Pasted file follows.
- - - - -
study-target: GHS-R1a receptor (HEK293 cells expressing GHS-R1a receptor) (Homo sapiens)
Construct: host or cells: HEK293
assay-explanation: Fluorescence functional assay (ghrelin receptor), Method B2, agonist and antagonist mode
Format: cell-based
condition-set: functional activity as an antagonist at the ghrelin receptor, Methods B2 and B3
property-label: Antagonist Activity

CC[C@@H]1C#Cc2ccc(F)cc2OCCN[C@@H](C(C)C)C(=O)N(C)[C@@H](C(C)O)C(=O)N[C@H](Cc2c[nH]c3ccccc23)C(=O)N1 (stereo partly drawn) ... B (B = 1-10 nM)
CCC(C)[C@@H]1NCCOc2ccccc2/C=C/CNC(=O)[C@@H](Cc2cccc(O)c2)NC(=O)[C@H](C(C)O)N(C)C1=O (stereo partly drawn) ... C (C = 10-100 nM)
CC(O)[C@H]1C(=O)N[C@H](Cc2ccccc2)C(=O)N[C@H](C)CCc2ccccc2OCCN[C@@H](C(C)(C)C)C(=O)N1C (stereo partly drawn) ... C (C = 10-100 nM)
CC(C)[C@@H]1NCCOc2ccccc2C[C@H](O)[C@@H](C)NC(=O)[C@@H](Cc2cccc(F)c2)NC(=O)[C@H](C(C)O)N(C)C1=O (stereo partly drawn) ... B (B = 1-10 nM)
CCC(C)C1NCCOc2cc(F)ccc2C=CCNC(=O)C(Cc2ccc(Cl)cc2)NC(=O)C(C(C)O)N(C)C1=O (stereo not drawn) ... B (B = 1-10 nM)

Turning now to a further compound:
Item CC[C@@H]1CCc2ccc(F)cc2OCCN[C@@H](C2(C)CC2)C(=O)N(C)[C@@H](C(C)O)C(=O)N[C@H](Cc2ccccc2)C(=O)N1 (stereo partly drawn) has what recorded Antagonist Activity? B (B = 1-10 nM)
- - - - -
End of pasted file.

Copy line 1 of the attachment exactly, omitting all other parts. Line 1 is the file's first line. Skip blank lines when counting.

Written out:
study-target: GHS-R1a receptor (HEK293 cells expressing GHS-R1a receptor) (Homo sapiens)